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Philipp Meuser / Dimitrij Zadorin / Katia Sheina
Towards a Typology of Soviet Mass Housing
Prefabrication in the USSR 1955 – 1991
Translated into English by Clarice Knowles
210 × 230 mm, 456 pages
1,000 images, hardcover, in set with
quartet game and model
ISBN 978-3-86922-458-9 (English)
EUR 68,00 / CHF 83,00
April 2016. DOM publishers, Berlin

Philipp Meuser / Dimitrij Zadorin / Katia Sheina

Towards a Typology of Soviet Mass Housing (box set)

An Academic, Playful and Haptic Approach towards a Comprehensive Understanding of Prefabricated Buildings

This insightful study on Soviet serial mass housing from 1955 to 1991 is now available as a box set complete with a Quartets-type card game and miniature plaster model

Soviet mass housing is a unique phenomenon. The construction programme launched in the post-Stalinist era was the largest undertaken in modern architectural history worldwide. At the same time, Soviet mass housing fulfilled a colossal social role, providing millions of families with their own apartments. It thus shaped the culture and everyday life of nearly all Soviet citizens. Nowadays, prefabricated buildings shape the everyday life of more than 170 million people.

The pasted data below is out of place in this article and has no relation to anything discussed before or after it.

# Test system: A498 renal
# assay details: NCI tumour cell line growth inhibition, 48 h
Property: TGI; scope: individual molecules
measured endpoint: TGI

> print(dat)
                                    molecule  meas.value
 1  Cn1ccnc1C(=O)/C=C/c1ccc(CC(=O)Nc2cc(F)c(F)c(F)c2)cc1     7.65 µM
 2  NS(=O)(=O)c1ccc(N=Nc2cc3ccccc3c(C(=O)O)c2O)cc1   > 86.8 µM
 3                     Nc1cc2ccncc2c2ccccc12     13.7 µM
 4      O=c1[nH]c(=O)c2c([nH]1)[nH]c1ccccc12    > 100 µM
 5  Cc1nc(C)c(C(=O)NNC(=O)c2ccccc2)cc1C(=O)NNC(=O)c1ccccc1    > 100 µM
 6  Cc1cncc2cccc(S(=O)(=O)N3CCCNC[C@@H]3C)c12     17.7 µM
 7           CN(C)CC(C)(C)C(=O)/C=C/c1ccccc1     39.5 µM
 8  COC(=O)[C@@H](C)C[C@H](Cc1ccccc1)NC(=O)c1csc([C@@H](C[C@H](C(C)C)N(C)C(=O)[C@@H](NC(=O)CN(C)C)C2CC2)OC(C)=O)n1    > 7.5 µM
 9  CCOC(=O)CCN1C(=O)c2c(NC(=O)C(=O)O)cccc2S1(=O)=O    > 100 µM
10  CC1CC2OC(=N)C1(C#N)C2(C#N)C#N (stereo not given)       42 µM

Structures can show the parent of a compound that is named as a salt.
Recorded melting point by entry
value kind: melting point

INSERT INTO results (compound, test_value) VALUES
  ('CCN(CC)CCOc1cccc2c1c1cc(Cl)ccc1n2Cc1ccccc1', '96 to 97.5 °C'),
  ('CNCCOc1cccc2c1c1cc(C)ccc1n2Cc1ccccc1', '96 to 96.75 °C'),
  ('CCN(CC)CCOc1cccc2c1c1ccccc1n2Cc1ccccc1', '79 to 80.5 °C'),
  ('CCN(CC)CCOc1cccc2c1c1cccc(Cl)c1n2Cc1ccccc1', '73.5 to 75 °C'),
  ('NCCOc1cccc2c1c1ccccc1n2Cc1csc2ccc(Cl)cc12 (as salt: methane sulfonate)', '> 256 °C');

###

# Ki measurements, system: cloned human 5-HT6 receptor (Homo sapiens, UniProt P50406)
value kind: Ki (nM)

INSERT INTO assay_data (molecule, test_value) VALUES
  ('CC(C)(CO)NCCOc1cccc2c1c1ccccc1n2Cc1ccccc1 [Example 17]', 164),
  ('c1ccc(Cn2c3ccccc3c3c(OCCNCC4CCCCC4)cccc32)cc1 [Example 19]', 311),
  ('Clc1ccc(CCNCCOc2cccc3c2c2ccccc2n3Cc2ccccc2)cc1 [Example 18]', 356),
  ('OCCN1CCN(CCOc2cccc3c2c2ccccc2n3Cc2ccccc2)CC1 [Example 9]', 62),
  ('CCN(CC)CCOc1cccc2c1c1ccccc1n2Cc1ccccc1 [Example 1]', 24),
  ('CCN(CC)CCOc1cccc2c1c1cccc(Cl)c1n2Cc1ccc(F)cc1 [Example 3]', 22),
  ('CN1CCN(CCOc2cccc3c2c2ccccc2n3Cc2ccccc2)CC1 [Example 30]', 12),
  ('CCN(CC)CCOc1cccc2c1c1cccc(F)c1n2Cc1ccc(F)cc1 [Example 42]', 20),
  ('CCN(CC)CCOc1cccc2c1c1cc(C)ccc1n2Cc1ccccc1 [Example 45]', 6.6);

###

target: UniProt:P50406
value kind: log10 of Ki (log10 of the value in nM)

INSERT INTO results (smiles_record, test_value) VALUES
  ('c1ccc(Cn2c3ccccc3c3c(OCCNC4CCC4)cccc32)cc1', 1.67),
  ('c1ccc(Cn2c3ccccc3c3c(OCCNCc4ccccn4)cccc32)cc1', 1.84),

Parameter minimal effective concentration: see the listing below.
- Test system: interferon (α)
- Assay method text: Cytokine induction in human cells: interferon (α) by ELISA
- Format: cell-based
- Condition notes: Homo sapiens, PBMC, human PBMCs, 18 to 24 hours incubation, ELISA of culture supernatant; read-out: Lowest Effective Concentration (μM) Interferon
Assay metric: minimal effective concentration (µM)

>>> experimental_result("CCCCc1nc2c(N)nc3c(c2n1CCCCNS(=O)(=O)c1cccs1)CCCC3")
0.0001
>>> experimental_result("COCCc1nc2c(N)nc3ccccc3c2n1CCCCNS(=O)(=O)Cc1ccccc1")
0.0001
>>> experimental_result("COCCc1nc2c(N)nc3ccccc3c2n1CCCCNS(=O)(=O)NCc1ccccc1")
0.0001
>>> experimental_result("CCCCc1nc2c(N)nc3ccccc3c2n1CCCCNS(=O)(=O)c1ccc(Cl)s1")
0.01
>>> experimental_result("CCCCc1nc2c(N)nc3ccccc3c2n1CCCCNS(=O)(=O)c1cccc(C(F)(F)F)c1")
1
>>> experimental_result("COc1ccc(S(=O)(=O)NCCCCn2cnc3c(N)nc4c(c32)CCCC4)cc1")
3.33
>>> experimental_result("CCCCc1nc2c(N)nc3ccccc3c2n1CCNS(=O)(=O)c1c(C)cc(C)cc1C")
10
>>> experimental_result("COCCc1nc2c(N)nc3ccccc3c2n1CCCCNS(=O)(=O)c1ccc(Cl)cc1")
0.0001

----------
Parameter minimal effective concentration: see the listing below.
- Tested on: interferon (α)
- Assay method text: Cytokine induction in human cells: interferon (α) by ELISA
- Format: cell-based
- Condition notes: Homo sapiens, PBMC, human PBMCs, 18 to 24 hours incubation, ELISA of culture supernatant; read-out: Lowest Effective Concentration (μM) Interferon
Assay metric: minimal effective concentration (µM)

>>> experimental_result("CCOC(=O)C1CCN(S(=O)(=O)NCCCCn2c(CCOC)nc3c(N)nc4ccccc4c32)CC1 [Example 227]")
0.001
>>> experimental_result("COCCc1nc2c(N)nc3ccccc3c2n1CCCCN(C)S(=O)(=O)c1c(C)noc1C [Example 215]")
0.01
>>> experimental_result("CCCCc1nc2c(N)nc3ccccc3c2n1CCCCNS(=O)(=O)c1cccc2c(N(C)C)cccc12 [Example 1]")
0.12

Towards a Typology of Soviet Mass Housing. Prefabrication in the USSR 1955 – 1991 by Philipp Meuser and Dimitrij Zadorin is one of the most insightful English-language publications on the standardised mass housing of Soviet modernism. It is now available as a limited collectors' edition as part of a set featuring a Quartets-type card game (Dimitrij Zadorin) and a model of the most widely produced standard design I-464 (Katia Sheina) - a vintage package for true enthusiasts of prefabricated architecture.

In the book, the authors identify the most significant series of industrial mass housing designed and engineered from Kaliningrad to Vladivostok. A typology of serial mass housing discusses ten classification parameters, while the catalogue takes a look at the technological history in relation to thirty standardised series which began to take shape in the era between Stalin and glasnost. Since prefabrication is still largely neglected as a theme of research, the time is ripe for a critical appraisal of this ambitious project within the context of twentieth-century architecture. In this volume, the authors detail their research findings for discussion. The Quartets-type card game comprises thirty-six cards, each bearing a picture motif and values such as number of storeys, amount of apartments and year of construction. It can be played as both the classic Quartets card game and as Top Trumps.

The publication is not only aimed at all those who are interested in the history of Soviet architecture. Readers will discover the contradictory yet fascinating world of prefabrication in all its facets. They will learn to understand the history and structures, recognise the wealth of variants and learn more about errors made and scope for potential. The Quartets-type card game offers a playful approach to the phenomenon, while the book provides the scholarly background. The plaster model, meanwhile, renders the whole package tangible using a scale of 1:500.


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